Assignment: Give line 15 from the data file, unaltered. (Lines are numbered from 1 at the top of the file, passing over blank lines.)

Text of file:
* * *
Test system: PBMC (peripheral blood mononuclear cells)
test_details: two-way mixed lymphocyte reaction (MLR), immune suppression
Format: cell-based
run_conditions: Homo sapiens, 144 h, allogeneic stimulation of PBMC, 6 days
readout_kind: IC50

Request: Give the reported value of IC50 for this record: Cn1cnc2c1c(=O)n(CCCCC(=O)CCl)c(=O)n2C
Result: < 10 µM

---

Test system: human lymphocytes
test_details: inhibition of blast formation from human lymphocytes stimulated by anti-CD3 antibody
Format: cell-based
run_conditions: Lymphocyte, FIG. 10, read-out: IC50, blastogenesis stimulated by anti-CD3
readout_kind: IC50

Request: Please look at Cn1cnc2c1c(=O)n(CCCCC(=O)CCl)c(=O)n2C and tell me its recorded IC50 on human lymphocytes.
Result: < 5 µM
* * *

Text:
Result: < 5 µM